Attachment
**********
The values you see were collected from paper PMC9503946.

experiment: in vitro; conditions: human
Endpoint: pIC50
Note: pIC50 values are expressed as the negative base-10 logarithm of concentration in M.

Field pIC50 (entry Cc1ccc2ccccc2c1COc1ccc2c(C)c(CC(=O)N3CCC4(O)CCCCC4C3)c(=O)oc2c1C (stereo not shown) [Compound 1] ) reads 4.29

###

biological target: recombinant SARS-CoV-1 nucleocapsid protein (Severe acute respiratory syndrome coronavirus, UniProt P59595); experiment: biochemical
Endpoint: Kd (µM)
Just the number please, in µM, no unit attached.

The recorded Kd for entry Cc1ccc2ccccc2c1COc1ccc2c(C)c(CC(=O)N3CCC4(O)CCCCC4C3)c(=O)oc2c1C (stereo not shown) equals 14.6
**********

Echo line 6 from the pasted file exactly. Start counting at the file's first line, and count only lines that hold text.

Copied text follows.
###